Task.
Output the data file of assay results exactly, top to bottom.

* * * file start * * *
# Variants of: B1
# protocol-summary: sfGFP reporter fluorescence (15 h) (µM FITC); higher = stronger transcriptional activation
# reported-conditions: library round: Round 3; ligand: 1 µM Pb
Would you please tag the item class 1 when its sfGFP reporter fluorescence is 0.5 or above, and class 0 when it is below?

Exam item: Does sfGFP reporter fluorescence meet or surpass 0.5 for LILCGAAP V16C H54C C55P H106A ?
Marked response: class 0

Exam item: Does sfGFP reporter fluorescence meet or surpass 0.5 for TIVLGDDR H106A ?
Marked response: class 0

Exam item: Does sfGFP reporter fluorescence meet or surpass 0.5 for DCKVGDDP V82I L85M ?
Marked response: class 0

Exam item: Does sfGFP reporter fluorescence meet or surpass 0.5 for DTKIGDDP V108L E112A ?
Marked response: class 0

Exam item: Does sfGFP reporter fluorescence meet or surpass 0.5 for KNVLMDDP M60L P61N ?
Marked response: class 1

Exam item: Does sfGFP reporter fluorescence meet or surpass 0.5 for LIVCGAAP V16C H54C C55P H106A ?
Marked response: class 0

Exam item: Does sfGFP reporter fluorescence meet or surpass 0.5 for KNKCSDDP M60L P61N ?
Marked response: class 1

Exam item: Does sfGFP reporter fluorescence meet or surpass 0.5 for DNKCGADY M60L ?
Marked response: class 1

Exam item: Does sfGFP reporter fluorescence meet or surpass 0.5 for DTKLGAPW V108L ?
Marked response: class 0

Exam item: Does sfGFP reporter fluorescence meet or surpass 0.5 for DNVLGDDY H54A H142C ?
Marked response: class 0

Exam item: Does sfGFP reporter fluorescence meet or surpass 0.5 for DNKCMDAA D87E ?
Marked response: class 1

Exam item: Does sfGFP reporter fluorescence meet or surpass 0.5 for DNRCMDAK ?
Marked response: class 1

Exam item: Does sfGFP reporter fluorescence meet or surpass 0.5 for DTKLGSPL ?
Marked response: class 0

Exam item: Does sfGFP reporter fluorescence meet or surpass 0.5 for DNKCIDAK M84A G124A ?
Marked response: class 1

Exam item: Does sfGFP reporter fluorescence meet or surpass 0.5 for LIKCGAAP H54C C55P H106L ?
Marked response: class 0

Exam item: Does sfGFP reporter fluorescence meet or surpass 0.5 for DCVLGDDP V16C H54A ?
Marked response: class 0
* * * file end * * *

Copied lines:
# Variants of: B1
# protocol-summary: sfGFP reporter fluorescence (15 h) (µM FITC); higher = stronger transcriptional activation
# reported-conditions: library round: Round 3; ligand: 1 µM Pb
Would you please tag the item class 1 when its sfGFP reporter fluorescence is 0.5 or above, and class 0 when it is below?

Exam item: Does sfGFP reporter fluorescence meet or surpass 0.5 for LILCGAAP V16C H54C C55P H106A ?
Marked response: class 0

Exam item: Does sfGFP reporter fluorescence meet or surpass 0.5 for TIVLGDDR H106A ?
Marked response: class 0

Exam item: Does sfGFP reporter fluorescence meet or surpass 0.5 for DCKVGDDP V82I L85M ?
Marked response: class 0

Exam item: Does sfGFP reporter fluorescence meet or surpass 0.5 for DTKIGDDP V108L E112A ?
Marked response: class 0

Exam item: Does sfGFP reporter fluorescence meet or surpass 0.5 for KNVLMDDP M60L P61N ?
Marked response: class 1

Exam item: Does sfGFP reporter fluorescence meet or surpass 0.5 for LIVCGAAP V16C H54C C55P H106A ?
Marked response: class 0

Exam item: Does sfGFP reporter fluorescence meet or surpass 0.5 for KNKCSDDP M60L P61N ?
Marked response: class 1

Exam item: Does sfGFP reporter fluorescence meet or surpass 0.5 for DNKCGADY M60L ?
Marked response: class 1

Exam item: Does sfGFP reporter fluorescence meet or surpass 0.5 for DTKLGAPW V108L ?
Marked response: class 0

Exam item: Does sfGFP reporter fluorescence meet or surpass 0.5 for DNVLGDDY H54A H142C ?
Marked response: class 0

Exam item: Does sfGFP reporter fluorescence meet or surpass 0.5 for DNKCMDAA D87E ?
Marked response: class 1

Exam item: Does sfGFP reporter fluorescence meet or surpass 0.5 for DNRCMDAK ?
Marked response: class 1

Exam item: Does sfGFP reporter fluorescence meet or surpass 0.5 for DTKLGSPL ?
Marked response: class 0

Exam item: Does sfGFP reporter fluorescence meet or surpass 0.5 for DNKCIDAK M84A G124A ?
Marked response: class 1

Exam item: Does sfGFP reporter fluorescence meet or surpass 0.5 for LIKCGAAP H54C C55P H106L ?
Marked response: class 0

Exam item: Does sfGFP reporter fluorescence meet or surpass 0.5 for DCVLGDDP V16C H54A ?
Marked response: class 0